Welcome #TeamVirulence, left to right: Rachel Tran (Biochem 3R06), Sally Min (BiomedDC 4A15), Anatoly Miroshnichencko (BiomedDC 4A15), and Rafik El Werfalli (BiomedDC 4A15), who are collectively working on development of CARD:Virulence, a new branch of the Comprehensive Antibiotic Resistance Database dedicated to the molecular surveillance of bacterial virulence factors.
- Alcock, B., A.R. Raphenya, A.N. Sharma, K.K. Tsang, T.T.Y. Lau, A. Hernandez-Koutoucheva, & A.G. McArthur. 2018. Data and curation in the Comprehensive Antibiotic Resistance Database. Poster presentation at the Canadian Society of Microbiologists Annual Meeting, Winnipeg, Manitoba.
- Lau, T.T.Y., A.R. Raphenya, B. Alcock, & A.G. McArthur. 2018. Optimizing antimicrobial resistance surveillance tools through biological data organization and taxonomic identification of resistance genes. Poster presentation at the Canadian Society of Microbiologists Annual Meeting, Winnipeg, Manitoba.
- Maguire, F., A.R. Raphenya, B. Alcock, A.G. McArthur, F.S. Brinkman, & R.G. Beiko. 2018. The cost of speed: evaluating systematic failures in metagenomic AMR profiling. Poster presentation at the Canadian Society of Microbiologists Annual Meeting, Winnipeg, Manitoba.
- Raphenya, A.R., B. Alcock, K.K. Tsang, A.N. Sharma, T.T.Y. Lau, A. Hernandez-Koutoucheva, & A.G. McArthur. 2018. The Comprehensive Antibiotic Resistance Database and the Resistance Gene Identifier – Prediction of antimicrobial resistance genes and mutations for genomic and metagenomic sequencing data. Oral presentation at the Canadian Society of Microbiologists Annual Meeting, Winnipeg, Manitoba.
- Tsang, K.K., H. Zubyk, S. Chou, G.D. Wright, & A.G. McArthur. Decoding bad bags: Predicting antibiotic resistance phenotypes from genotype. Oral presentation at the Canadian Society of Microbiologists Annual Meeting, Winnipeg, Manitoba.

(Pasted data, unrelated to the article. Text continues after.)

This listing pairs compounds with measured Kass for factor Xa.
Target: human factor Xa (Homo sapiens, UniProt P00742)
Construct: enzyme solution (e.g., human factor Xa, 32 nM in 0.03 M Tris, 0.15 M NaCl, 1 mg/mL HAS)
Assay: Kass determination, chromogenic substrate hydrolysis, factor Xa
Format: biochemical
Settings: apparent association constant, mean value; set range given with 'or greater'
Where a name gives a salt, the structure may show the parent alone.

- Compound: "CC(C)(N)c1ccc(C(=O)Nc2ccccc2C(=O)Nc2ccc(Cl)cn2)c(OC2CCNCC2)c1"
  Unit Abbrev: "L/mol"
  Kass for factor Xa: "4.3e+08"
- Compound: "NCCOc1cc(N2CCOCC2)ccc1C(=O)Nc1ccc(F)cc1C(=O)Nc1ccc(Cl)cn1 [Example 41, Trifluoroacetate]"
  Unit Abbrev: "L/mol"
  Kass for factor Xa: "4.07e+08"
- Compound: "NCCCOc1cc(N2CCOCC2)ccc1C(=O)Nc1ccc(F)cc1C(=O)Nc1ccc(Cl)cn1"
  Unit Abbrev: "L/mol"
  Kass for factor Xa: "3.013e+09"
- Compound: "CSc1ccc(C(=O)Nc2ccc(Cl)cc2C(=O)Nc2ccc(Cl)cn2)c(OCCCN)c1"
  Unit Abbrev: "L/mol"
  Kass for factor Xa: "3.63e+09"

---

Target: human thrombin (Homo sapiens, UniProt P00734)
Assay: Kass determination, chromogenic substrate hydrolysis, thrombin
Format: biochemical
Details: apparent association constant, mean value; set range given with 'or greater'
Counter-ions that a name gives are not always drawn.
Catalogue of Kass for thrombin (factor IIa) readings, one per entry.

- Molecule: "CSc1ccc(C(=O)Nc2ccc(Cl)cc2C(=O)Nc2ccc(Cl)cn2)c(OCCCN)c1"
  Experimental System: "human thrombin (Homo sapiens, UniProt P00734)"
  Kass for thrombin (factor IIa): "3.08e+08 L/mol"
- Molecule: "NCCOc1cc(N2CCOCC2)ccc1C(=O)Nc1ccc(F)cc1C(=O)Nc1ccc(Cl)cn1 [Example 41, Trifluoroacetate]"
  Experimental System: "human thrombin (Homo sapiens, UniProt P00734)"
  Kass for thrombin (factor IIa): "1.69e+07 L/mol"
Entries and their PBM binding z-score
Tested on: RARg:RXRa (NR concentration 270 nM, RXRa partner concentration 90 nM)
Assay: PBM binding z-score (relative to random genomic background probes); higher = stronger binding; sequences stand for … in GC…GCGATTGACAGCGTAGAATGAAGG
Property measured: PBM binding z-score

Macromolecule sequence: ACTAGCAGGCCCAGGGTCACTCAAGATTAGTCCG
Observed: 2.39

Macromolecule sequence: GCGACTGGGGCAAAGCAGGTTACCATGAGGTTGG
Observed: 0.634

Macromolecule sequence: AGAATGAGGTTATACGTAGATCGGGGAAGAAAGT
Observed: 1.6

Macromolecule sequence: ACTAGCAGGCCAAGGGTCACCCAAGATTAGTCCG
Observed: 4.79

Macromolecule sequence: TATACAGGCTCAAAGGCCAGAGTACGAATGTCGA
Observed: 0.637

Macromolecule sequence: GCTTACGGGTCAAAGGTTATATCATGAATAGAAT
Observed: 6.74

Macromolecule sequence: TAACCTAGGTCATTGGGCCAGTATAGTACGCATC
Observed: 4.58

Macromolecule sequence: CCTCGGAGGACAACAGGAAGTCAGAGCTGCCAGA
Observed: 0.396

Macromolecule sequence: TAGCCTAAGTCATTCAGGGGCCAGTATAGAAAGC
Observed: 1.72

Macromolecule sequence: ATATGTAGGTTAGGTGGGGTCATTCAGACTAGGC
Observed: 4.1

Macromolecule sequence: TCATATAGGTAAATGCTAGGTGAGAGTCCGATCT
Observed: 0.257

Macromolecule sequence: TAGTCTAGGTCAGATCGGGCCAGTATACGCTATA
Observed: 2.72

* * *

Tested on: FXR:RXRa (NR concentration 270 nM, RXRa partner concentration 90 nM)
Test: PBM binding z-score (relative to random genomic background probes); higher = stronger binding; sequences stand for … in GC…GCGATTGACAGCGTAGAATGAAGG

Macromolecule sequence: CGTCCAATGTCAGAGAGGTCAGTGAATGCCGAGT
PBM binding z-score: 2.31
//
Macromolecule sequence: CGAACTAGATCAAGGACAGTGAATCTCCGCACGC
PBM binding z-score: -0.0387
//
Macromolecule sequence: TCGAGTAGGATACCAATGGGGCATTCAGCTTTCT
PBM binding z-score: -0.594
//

Kara Tsang passed her graduate transfer exam today, officially moving from the McMaster Biochemistry & Biomedical Sciences Masters program to the Ph.D. program. Kara’s work focusses on the intersection of biocuration, bioinformatics, machine learning, mutant screening, and phenotypic testing for prediction antimicrobial resistance phenotype from genotype. Well done Kara!
Update: Hot on the heels of becoming a Ph.D. student, Kara has won a 2018/2019 Department of Biochemistry & Biomedical Sciences’s Fred and Helen Knight Enrichment Award!
Tammy Lau has been awarded a prestigious Michael G. DeGroote Institute for Infectious Disease Research (IIDR) Summer Student Fellowship for her work on development of k-mer approaches to predicting pathogen-of-origin for metagenomics antimicrobial resistance gene sequences. More details here.
The Comprehensive Antibiotic Resistance Database has been updated, http://card.mcmaster.ca
CARD Curation: Addition of HERA, TRU, & ACI beta-lactamases, sul4, and new quinolone efflux pumps.
Antibiotic Resistance Ontology: Expanded to include an entirely new branch describing AMR phenotypic testing methods. ARO additionally now officially available at the OBO Foundry, allowing formal integration with other ontological resources, most notably the Genomic Epidemiology Application Ontology (GenEpiO), https://github.com/genepio/genepio.
Resistance Gene Identifier: Resistome prediction for low quality or low coverage assemblies, merged metagenomics reads, and small plasmids or assembly contigs. Includes prediction of partial AMR genes. Support added for Docker operating-system-level virtualization (i.e. containerization).
Prevalence, Resistomes, & Variants: Expanded to 67 important pathogens, with a focus on ESKAPEs, WHO Priority Pathogens, and agents of sepsis.